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A pilgrim's tale: The joy of conferences and video games that teach

Posted by Michael Warshaw  May 17, 2013 09:42 AM

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By Scot Osterweil, creative director, MIT Education Arcade

In the opening to David Lodge’s wonderful comic novel Small World, he likens a group of academics on a swing through a series of conferences to Chaucer’s Canterbury Pilgrims, revealing themselves as they swap stories. I thought of that novel as I spent the past month attending five conferences; one here at MIT, and four on the other side of the continent.

It’s not hard to find the humor in conference-going, with its share of self-promoting speakers, not to mention the ever-present networking. I flew off to the majority of these meetings filled with more dread than anticipation. But at each of them, I found myself pleasantly surprised by the things I learned, either through presentations or conversations. Each such positive moment was a reminder of the importance of human interaction in our construction of knowledge.

In our daily lives we are bombarded with too much information. At its best, the conference represents an opportunity to experience the affect and enthusiasm of the presenter, enabling new ideas to cut through the fog of the familiar.

A small example from Sandbox Summit, the conference we hold here at the MIT Education Arcade: One session involved a conversation with Harvard professor of cognition Howard Gardner, who, among other things, briefly summarized the work of philosopher John Dewey. Dewey’s notions of experiential learning -- that we primarily learn by doing -- are the basis for modern progressive education. They are also fundamental to our approach to game design.

We believe that through digital games, players learn to explore complex systems; and through interaction, they construct their own understanding of the processes at work. When we embed challenging academic ideas in a game, it is with the goal of helping players experience the pleasure of learning and mastery.

With Dewey’s ideas as the bedrock of our own practice as learning game designers, we may forget how little those ideas have penetrated beyond our circle of colleagues. But at Sandbox Summit, I had a chance encounter with the head of a trade group that represents toy makers. He had never heard of Dewey, or the notion that we learn best by doing, and was fascinated and affected by Gardner’s talk.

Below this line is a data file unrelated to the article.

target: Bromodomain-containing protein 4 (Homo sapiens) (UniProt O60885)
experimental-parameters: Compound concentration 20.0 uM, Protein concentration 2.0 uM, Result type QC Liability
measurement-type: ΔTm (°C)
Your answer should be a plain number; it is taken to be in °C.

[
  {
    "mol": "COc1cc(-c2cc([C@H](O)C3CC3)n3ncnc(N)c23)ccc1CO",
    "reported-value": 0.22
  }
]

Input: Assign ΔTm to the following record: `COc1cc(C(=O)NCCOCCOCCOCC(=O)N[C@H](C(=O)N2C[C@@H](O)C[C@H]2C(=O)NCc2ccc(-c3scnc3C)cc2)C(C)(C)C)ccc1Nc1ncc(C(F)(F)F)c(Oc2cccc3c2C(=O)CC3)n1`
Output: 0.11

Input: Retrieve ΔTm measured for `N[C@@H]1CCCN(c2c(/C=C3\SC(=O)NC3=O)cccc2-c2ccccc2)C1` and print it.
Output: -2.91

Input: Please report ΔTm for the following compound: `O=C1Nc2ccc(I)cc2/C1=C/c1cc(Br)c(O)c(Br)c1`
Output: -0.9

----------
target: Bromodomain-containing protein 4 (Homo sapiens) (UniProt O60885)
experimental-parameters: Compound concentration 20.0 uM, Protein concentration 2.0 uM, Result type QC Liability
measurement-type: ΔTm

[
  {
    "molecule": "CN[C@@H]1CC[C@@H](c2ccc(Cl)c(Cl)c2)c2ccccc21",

That trade group leader was gaining new insight into the audience his industry serves, reminding me again that game designers need to be in an ongoing dialogue with a broader public. It was the kind of teachable moment that is peculiar to conferences designed to open up conversation between industry and academia. I’d argue that only in a setting like that would we have made the human connection that made that learning possible.

Scot Osterweil is the creative director at MIT’s Education Arcade. He has designed games for computers, handheld devices, and multi-player on-line environments, including the acclaimed Zoombinis series of math and logic games, Vanished, the MIT/Smithsonian Curated Game (middle grades environmental science), Lure of the Labyrinth (middle grades math) and The Radix Endeavor (high school biology and math).

The State of Play blog, organized by MassDiGI, features posts by digital and video game industry insiders writing about creativity, innovation, research, and development in the Massachusetts digital entertainment and apps sectors. MassDiGI, based at Becker College, is a statewide center for academic cooperation, entrepreneurship, and economic development across the local games ecosystem. Follow along @Mass_DiGI.

This blog is not written or edited by Boston.com or the Boston Globe.
The author is solely responsible for the content.

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MassDiGI 8-24 287w872.jpgThe State of Play, organized by MassDiGI, features stories by digital and video game developers and business insiders. Follow along @mass_digi.

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